Covid-19 is a threat to all, not just the government. However, there has been vivid laxity and a cavalier attitude demonstrated by citizens towards adhering to the basic precautionary measures as directed by the Ministry of Health and other global health bodies.
This is more than an everyday malady, it is a threat to our very existence as we know it. Judging by the number of people who have succumbed to the disease globally we get a picture that Covid-19 needs to be curbed on a more extreme measure, lest we end up losing every loved one we know.
This track of thought might be too grim, but it is the reality, compounded by the fact that we fail to even pay attention to the most basic of preventive measures. What this means is that we are building our own graves and there might not be anyone left to bury us.
But, amidst this worrisome state solutions are plentiful, that only we can put into effect. As it has been perennially communicated by our own ministry of health, the preventive measures laid bare that could greatly impede any further spread of the mutating coronavirus are: wearing a face mask, avoiding large crowds, avoiding physical contact, washing hands with soap and running water, and sanitizing. These are all within our means as they do not require a lot of effort, but even if they did, our lives are on the line so this is a small price to pray for good health and life itself.
The other preventive measure is more science-based and might be the most effective of them all, though, again, it should be reiterated that all these precautionary measures count. But, when we talk of vaccines, we refer to acquiring immunity. What vaccines present us with is an opportunity to provide mass protection to the rising number of infections across the globe.
Tanzania might have taken longer than other countries to accept reality and turn to science in combating the deadly virus, but we are here today, and that is what counts. What we decide to do and how we decide to do it from hereon will determine the end result of our fight against the pandemic.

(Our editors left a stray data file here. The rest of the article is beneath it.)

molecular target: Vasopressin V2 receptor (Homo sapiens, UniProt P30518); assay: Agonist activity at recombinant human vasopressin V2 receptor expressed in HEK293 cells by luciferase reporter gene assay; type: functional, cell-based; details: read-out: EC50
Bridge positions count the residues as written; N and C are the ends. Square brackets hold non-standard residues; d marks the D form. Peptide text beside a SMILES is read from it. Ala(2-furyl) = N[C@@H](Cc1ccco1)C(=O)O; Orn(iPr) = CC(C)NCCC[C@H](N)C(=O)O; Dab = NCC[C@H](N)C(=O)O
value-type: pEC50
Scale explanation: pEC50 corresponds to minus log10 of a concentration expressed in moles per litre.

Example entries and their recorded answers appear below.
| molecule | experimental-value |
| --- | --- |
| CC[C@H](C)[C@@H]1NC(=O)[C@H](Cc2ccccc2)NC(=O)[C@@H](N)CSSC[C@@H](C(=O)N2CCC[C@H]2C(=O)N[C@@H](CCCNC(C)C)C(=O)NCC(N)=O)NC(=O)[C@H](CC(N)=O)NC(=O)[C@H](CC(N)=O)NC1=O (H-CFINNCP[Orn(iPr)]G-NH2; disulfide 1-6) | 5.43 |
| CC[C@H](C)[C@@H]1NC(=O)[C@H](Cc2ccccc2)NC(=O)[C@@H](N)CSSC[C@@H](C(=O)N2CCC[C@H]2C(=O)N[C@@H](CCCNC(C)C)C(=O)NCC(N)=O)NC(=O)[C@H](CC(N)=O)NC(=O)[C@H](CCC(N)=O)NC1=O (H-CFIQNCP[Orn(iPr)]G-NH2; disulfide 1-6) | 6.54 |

What has been alarming, however, is the level of response from the general public. Most Tanzanians have almost turned a deaf ear and blind eye to the plight along with precautionary directives attached.
What is more worrying is how people continue to gather in large crowds, show total disregard to wearing face masks or washing their hands – these are all omissions that fuel the spread of the virus. Now, is it up to the government to enforce these directives? I think logical reasoning comes to play here, and the government cannot be faulted for everything.
It is high time that everyone plays their roles right: the government should continue providing guidelines on how to beat the virus, citizens need to ensure that these guidelines are observed, because again, Covid-19 is a dangerous disease.
We need to be mindful of the repercussions that come with being negligent and completely offhand when it comes to the crucial act of following directives from authorities and health experts.
The pandemic will only be deterred if everyone plays righful their role that will ensure the spread is curbed. Tanzania, just like the rest of the world faces a tough road ahead, let us be mindful of the risks associated with each decision we make.